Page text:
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At the start of the school year, teachers are beginning to think about ways for developing positive relationships with parents. The best way to avoid misunderstandings with parents is to have ongoing, clear lines of communication from the beginning. Weekly newsletters that are E-Mailed to parents are an excellent way to keep families informed about classroom news.

Some of the details that are included in weekly newsletters include information about the curriculum, for example, what students are learning, and accomplishments. Teachers can provide parents with questions to engage their children about what they are learning by suggesting specifics that they might discuss over dinner, such as: “Ask your son/daughter to tell you about what they learned last week about ladybugs, or Ask your son/daughter to read you the haiku poem that they wrote.”

Moreover, during the first weeks of school, newsletters can not only forge the relationship between teachers, and parents, but can include information that focused on the goal of education to help motivate, and inspire parents. Equip your parents with mindsets to facilitate learning by sharing resources, such as suggested books, and back-to-school articles for parents. Include quotes that have common themes, an provide impetus toward adult actions that support learning, some examples:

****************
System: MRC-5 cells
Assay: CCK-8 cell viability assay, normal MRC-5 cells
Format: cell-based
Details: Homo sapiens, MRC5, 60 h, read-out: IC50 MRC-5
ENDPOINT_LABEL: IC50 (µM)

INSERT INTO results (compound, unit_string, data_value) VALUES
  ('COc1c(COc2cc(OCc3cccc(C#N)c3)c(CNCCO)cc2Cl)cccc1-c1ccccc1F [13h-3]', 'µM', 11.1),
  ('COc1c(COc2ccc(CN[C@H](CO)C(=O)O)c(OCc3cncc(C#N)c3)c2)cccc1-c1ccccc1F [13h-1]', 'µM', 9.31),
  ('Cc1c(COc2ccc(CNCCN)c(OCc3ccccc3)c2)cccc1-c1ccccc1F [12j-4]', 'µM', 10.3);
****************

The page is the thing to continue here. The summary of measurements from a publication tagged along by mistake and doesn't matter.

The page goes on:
“Education…is painful, continual, and difficult work to be done in kindness, by watching, by warning…by praise, but above all, by example.” – John Ruskin

“It is important that students bring a certain ragamuffin, barefoot irreverence to their studies; they are not here to worship what is known, but to question it. “ — Jacob Bronowski

“Tell me and I forget. Teach me and I remember. Involve me and I learn.” — Benjamin Franklin”

They may forget what you said but they will never forget how you made them feel.” — Carol Buchner

During the first month of school, include the following “Unity” poem in your newsletters, because it focuses on how teachers and parents have to work together to help children learn and develop.


I dreamt I stood in a studio,

And watched two sculptors there.

The clay they used was a young child’s mind,

And they fashioned it with care.

One was a teacher, the tools he used

Were books, music, and art.

One a parent with a guiding hand

And a gentle loving heart.

Day after day, the teacher toiled,

With a touch that was deft and sure.

While the parent labored by his side,

And polished and smoothed it o’er.

And when at last, their work was done,

They were proud of what they had wrought.

For the things they had molded into the child,

Could neither be sold nor bought.

And each agreed they would have failed

If each had worked alone,

For behind the parent stood the school

And behind the teacher the home.

-Author Unknown

In closing, weekly newsletters from teachers communicate a belief that parents, and teachers are partners in education. Why? As philosopher George Santayana simply said, “A child educated only at school is an uneducated child.” When both groups are inspired to facilitate learning, children are the winners.

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